So a big question was: if Americans were spending all their income, where was the capital coming from – the capital that made everything possible? The answer: Offshore. Foreign money flooded into our stock markets, our financial institutions, and our government. The importing of foreign dollars allowed America to expand in the short run while its citizens progressively fueled demand by spending everything they earned. In 1993, net foreign investment was less than 5 percent of growth investments in the United States. By the end of the ‘90s, it had spiked to 23 percent.
The high employment and escalating income levels of the ‘90s heyday produced a bonanza for federal government coffers. By 1999, there was actually an on-budget surplus, something we hadn’t seen since 1960. Higher earnings had pushed annual income tax revenues past the one trillion dollar mark for the first time, and the government’s public debt had actually dropped. In early 2000, the Congressional Budget Office projected ever-escalating on-budget surpluses through the year 2010, which would reduce the total public debt to under a single trillion dollars by 2010. Every year into the future was projected to just get better.
Of course, the surpluses never came. The new economy never materialized. Everything begin to shift in 2000 as the realization set in that this joyride was not a bona fide boom, but rather an over-hyped bubble that was about to burst. The difference between a boom and a bubble is the aftermath; the first retracts to something that resembles an acceptable norm, while the latter produces across-the-board misery. The burst began as some, then many, and then all concluded that the future profitability expectations of new investments were grossly overoptimistic, particularly those related to the technology and dot.com boom. Foreign capital began to disappear, which triggered a big drop in the value of the dollar.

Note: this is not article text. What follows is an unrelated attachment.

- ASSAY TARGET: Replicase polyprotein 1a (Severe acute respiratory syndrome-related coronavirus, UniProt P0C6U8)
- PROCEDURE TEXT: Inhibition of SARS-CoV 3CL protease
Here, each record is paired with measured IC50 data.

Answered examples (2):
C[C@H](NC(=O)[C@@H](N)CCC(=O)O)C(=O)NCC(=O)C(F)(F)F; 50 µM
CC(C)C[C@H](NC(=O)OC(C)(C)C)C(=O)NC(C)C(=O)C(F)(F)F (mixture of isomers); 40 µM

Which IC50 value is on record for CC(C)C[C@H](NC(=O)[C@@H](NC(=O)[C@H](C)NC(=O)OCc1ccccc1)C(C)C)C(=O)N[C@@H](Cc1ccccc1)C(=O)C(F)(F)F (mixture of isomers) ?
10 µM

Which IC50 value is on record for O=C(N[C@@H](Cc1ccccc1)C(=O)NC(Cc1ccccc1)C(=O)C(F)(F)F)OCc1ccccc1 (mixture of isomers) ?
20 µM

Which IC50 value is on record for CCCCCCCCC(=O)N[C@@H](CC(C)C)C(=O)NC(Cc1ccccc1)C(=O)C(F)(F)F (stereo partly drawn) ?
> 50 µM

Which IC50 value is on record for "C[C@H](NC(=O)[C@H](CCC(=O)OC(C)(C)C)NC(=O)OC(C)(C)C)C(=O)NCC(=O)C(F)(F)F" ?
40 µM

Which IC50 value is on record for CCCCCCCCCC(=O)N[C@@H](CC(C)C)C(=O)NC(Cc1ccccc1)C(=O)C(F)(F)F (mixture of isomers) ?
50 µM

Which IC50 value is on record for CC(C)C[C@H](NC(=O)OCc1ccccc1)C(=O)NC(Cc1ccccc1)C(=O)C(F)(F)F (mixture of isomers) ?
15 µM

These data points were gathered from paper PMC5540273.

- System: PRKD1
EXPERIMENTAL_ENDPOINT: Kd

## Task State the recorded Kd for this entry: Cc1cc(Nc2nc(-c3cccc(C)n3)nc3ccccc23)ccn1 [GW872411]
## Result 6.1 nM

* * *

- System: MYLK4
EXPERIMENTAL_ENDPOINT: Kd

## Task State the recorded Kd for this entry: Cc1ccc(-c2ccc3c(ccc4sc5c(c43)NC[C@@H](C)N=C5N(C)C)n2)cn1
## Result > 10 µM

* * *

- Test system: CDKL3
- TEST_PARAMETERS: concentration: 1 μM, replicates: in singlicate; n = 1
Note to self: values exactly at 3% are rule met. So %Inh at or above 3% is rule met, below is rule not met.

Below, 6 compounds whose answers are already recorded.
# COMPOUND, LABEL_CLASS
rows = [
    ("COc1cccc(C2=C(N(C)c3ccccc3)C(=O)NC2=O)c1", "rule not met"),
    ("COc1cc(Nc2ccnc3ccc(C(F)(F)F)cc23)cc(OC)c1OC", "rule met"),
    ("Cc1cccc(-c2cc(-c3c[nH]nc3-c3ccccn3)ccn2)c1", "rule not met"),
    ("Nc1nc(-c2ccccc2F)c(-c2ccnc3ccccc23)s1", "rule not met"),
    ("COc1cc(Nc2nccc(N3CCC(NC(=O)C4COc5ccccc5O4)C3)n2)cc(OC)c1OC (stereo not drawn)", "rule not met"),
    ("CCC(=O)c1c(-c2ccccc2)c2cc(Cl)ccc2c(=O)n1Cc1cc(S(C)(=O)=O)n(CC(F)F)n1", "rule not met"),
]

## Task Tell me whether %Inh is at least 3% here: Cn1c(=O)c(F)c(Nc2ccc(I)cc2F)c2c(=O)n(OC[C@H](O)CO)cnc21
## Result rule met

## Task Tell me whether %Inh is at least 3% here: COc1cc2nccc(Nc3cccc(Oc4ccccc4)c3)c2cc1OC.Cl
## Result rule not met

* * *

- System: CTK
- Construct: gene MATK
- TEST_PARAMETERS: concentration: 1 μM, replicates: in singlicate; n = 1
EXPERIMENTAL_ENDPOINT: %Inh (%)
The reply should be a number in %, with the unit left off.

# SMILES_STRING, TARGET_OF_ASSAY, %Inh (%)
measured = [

All Americans witnessed that, just as capital giveth, the lack of capital taketh away. Unemployment skyrocketed. Our capital markets crashed. Monthly investment statements became something to hide from, not hang on the frig. Companies quickly found themselves swimming in excess manufacturing capacity. Venture capital for new growth and innovation was nearly impossible to find.
As the equity markets crashed, the huge historic gains in the ratio of consumer wealth to disposable income completely disappeared, retracting to pre-1993 levels. The tech-heavy Nasdaq Composite lost 78 percent of its value, and even the stalwart S&P 500 got hammered, losing 49 percent of its value during the same time frame. Trillions of dollars in equity value had gone up in smoke in a few short years following the bubble’s burst.